We just started our next round of gEEk® spEEk online seminars. gEEk spEEk is a series of free online seminars covering a wide-range of SI-related topics, all commercial-free.
Stefaan Sercu, Samtec Signal Integrity R&D Engineer, recently presented “Impedance Corrected De-Embedding,” which discussed the advantages of impedance corrected de-embedding over standard 2X through de-embedding.
I spoke to Stefaan about the main take-aways of his popular gEEk spEEk topic. Here’s what he had to say:
DANNY: Stefaan, why did you select this topic?
STEFAAN: As a high-speed interconnect supplier, it is extremely important that Samtec present measurement results that are accurate, reliable and of good quality. Many of our customers use these results to decide if a certain connector can be used in their next generation system. Impedance corrected de-embedding is a method that helps to achieve this requirement.
DANNY: What exactly is impedance corrected de-embedding?
STEFAAN: Before I explain impedance corrected de-embedding, first I need to explain test-board de-embedding.
When characterizing a new high-speed connector, we mount it on a test fixture, typically a PCB terminated with a coaxial launch connector. As a result, we’re measuring not only the performance of the connector but also the performance of the test-boards. These test board measurements are unwanted, since the objective is to measure the performance of the connector only. To remove the impact of the test boards, a model for the test-fixture is required. Once this model is available it can be de-embedded, or you might says it’s “subtracted” from the original measurements. To obtain the test-fixture model, typically a 2x calibration trace is bifurcated. This is illustrated on the figures below:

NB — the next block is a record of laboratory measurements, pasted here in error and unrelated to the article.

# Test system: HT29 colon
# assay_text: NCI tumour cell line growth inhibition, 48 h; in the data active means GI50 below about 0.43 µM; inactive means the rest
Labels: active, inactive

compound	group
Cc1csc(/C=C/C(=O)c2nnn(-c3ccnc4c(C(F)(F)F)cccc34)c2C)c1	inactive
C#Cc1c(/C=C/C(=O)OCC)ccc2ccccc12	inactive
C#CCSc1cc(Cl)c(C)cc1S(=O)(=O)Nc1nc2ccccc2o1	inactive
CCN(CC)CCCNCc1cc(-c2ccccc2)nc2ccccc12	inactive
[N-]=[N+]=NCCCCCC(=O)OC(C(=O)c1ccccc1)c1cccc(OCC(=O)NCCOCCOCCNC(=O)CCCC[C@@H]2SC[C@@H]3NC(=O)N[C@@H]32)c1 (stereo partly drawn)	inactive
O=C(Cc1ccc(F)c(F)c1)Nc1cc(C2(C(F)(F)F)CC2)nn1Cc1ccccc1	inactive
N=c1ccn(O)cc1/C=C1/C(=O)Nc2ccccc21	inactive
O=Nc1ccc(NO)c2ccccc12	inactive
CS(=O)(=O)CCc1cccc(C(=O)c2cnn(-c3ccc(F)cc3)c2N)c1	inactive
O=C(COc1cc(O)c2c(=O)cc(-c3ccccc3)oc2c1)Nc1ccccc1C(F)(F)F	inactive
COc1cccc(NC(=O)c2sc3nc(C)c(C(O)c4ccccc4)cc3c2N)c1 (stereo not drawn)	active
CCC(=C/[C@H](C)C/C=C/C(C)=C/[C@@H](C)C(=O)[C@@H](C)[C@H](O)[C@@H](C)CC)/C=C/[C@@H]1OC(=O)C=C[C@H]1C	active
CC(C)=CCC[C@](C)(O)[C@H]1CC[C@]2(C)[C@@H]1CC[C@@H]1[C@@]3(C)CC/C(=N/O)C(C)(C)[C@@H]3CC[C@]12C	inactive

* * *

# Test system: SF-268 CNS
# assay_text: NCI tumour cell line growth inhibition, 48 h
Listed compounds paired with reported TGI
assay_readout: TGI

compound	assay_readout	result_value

DANNY: The bottom figure shows the impedance of the connector only after test-board de-embedding. This impedance is clearly not causal.
STEFAAN: Exactly, this is the main problem of standard de-embedding methods. A 2x calibration trace is used to derive a model for the test-fixture. Meaning the PCB used to generate the test-fixture model is physically different from the test-fixture PCB. And due to PCB manufacturing process and material variations (e.g., fiber weave effect), the impedance of the test-fixture model differs from the actual test-fixture impedance.
This is the main difference with impedance corrected de-embedding methods. They also make use of the actual test-fixture PCB to generate the test-fixture model and as such, as is shown on the figure below, the impedance of the test-fixture model perfectly matches the impedance of the actual test-fixture. After de-embedding of this test-fixture model, a perfect causal connector only model is obtained.
DANNY: Is it possible to quantify the accuracy improvement that is obtained by using an impedance corrected de-embedding method?
STEFAAN: Well, the achieved improvement depends on the impedance variation between the impedance of the 2x calibration trace and the impedance of the test-fixture. The greater the mismatch, the greater the improvement will be.
The figures below show the results of a simple experiment. A perfect thru is measured multiple times with various test-fixtures. If no test-fixture would be used, a return loss of about -60 to -100 dB would be measured, depending on the network analyzer settings. Using a standard de-embedding method, the measured return loss is about -20 dB, while using an impedance matched de-embedding method, the measured return loss is closer to -40 dB. A 20 dB improvement is obtained.
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